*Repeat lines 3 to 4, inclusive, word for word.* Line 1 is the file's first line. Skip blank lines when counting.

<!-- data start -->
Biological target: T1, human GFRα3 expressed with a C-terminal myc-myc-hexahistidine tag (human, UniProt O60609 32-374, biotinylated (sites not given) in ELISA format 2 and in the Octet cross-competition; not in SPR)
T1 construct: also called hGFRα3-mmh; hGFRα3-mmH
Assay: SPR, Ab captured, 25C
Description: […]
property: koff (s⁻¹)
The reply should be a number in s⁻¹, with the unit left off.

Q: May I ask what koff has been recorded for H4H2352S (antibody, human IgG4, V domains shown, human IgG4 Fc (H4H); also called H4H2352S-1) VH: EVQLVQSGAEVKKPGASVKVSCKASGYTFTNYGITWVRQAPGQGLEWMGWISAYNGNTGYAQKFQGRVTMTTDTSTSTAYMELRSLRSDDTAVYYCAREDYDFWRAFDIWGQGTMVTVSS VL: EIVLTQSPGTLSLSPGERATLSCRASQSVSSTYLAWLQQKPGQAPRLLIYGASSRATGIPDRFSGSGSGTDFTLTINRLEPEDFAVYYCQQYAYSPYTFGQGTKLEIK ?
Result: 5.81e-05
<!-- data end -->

Assay: SPR, Ab captured, 25C
Description: […]